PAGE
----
Social Security Maximization

The 2016 Budget Act included many drastic changes to social security claiming strategies, such as filing a restricted application or voluntarily suspending one’s benefits.

Social Security is still an important aspect of one’s retirement and reviewing your claiming options is still suggested prior to electing, as you do not want to make an irreversible decisions! Our software has been updated to reflect all the recent changes and we are happy to run you a maximization report or rerun a report that you have gotten done prior to these changes.

We have highlighted some of the major changes that were made and how this may impact you and your retirement future moving forward. We will continue to stay up to date on more information surrounding these changes, and as always, you can give our office a call with any questions or concerns you may have.

1) Filing Restricted for Spousal Benefits

PRIOR LAW: One used to be able to elect only a spousal benefit at Full Retirement Age, despite having their own earning record and retirement benefit. By delaying the election of one’s own retirement benefit, his or her own benefit could then accumulate with 8%-per-year Delayed Retirement Credits.

NEW LAW: For people born Jan. 1, 1954, or earlier, the option to file a Restricted Application for only spousal benefits will still be available. However, for people born Jan. 2, 1954, or later, this option is phased out. This is expected to happen over the next 4 years.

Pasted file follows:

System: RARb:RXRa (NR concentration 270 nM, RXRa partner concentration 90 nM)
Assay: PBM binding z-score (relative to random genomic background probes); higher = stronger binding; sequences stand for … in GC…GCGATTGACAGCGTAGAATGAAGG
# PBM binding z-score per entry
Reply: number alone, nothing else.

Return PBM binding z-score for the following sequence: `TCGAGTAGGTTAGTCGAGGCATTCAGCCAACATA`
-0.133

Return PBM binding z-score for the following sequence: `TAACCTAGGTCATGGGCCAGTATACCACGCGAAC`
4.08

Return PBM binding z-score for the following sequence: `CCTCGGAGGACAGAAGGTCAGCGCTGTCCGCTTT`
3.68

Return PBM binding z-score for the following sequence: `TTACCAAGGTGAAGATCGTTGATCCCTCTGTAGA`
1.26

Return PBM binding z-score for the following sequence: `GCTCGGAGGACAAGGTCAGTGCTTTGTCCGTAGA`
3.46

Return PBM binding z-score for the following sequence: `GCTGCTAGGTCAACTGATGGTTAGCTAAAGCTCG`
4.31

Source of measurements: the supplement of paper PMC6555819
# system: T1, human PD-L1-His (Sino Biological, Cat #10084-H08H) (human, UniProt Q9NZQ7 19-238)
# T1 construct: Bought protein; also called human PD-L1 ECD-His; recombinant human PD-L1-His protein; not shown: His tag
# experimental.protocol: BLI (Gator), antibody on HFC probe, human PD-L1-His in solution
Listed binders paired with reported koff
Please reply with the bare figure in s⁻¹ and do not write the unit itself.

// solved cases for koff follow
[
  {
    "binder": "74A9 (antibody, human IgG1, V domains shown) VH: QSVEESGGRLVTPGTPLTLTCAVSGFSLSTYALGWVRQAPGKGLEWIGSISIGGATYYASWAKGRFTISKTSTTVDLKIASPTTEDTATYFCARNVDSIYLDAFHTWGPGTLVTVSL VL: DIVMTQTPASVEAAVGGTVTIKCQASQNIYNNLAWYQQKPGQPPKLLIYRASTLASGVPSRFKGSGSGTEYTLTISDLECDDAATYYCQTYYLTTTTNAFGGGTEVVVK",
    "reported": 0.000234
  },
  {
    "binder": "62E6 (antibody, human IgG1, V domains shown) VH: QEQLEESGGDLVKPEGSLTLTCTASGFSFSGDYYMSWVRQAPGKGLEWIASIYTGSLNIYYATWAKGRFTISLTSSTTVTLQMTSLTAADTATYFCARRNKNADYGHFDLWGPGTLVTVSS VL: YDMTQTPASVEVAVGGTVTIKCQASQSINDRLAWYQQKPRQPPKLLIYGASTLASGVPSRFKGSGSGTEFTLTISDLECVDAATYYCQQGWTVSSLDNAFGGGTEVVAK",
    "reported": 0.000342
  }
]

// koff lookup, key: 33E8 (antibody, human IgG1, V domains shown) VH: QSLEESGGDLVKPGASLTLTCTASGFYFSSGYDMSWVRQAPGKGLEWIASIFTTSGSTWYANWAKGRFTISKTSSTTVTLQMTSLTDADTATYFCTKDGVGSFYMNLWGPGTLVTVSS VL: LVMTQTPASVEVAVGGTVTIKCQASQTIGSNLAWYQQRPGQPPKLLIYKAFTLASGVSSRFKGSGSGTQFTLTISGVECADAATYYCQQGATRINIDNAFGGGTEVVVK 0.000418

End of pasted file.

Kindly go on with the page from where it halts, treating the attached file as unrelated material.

2) Voluntary Suspension

PRIOR LAW: A lower-earning spouse is eligible for spousal benefits only after the primary wage earner under whose record he/she is filing has filed for benefits. A common strategy under prior law was for the higher wage earner in the couple to file for benefits, then immediately request those benefits be suspended. The checks to the higher wage earner would stop, allowing the higher wage earner’s benefit to grow by 8% per year, increasing not only the retirement benefit, but also the benefit payable to the spouse upon his death. While the benefit was in suspense, the spouse was able to collect a spouse’s benefit.

NEW LAW: The new law causes a Voluntary Suspension to stop all benefits payable under the earnings record of the person whose benefit was suspended. In other words, the spouse will not be able to collect a spousal benefit during the time that the wage earner’s benefit is suspended. This new law is being phased in very quickly. Only people who suspended benefits in the past or within the first 180 days after enactment will fall under the prior law, and they will continue to be able to abide by the old rules until they reach age 70 or un-suspend benefits. People who request a suspension after 180 days of enactment will fall under the new rules. Essentially there is 180 days that are considered “grand-fathering” people to this new law.

3) Right now these changes exclude widow benefits!

At this time, widows are still able to restrict an application to only widow or only retirement benefits and later switch to the other benefit.

Please give our office a call 631-393-2888 if you are interested, or if you are looking for guidance in how these change may impact you.

Read the article 'Closing Loopholes' featuring Craig J. Ferrantino in Long Island Business News.



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